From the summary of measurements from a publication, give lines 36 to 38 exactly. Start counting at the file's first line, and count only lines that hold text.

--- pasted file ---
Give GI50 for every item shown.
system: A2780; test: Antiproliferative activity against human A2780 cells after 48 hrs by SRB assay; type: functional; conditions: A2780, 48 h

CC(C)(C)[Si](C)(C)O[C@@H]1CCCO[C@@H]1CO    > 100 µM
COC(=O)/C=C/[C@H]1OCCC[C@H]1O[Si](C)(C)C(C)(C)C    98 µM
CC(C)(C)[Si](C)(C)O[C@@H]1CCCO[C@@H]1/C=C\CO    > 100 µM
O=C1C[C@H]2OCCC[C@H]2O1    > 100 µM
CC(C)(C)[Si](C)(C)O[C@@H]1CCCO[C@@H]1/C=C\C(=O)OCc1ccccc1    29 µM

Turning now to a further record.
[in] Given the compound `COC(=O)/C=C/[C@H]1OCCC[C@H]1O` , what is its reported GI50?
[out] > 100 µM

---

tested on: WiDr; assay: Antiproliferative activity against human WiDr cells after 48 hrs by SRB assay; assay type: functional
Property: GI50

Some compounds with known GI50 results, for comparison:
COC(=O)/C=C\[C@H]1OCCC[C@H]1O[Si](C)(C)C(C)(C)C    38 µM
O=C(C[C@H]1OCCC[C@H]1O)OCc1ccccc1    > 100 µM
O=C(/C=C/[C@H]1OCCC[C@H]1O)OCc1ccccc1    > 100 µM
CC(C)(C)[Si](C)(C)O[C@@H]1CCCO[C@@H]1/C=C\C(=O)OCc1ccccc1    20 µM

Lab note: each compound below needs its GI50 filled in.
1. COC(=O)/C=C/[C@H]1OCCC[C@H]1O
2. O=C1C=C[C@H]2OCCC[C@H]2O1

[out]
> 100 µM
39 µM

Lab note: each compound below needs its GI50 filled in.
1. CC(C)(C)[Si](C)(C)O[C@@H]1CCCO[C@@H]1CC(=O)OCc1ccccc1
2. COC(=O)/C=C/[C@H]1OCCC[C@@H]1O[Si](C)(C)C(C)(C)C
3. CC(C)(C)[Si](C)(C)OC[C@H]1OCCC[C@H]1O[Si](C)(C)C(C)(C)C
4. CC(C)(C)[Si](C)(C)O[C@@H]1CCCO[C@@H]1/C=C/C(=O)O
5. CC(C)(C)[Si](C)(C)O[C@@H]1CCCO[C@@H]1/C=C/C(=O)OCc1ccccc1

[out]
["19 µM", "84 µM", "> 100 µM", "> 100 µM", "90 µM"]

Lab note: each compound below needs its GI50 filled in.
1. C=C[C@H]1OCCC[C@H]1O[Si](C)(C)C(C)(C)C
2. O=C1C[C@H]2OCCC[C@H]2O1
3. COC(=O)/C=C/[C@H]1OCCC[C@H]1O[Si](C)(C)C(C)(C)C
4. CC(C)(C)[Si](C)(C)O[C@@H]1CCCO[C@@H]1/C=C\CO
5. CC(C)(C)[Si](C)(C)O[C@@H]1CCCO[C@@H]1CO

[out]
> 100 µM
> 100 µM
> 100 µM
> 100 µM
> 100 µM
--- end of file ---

3. COC(=O)/C=C/[C@H]1OCCC[C@H]1O[Si](C)(C)C(C)(C)C
4. CC(C)(C)[Si](C)(C)O[C@@H]1CCCO[C@@H]1/C=C\CO
5. CC(C)(C)[Si](C)(C)O[C@@H]1CCCO[C@@H]1CO